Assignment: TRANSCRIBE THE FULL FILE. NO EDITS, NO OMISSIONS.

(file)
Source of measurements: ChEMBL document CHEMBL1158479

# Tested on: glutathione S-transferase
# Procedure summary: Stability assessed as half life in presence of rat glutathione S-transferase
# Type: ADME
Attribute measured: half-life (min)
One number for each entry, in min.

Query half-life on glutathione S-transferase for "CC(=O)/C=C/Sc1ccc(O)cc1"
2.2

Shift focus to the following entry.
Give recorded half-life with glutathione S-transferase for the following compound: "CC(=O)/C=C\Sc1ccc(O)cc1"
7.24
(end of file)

Source of measurements: ChEMBL document CHEMBL1158479

# Tested on: glutathione S-transferase
# Procedure summary: Stability assessed as half life in presence of rat glutathione S-transferase
# Type: ADME
Attribute measured: half-life (min)
One number for each entry, in min.

Query half-life on glutathione S-transferase for "CC(=O)/C=C/Sc1ccc(O)cc1"
2.2

Shift focus to the following entry.
Give recorded half-life with glutathione S-transferase for the following compound: "CC(=O)/C=C\Sc1ccc(O)cc1"
7.24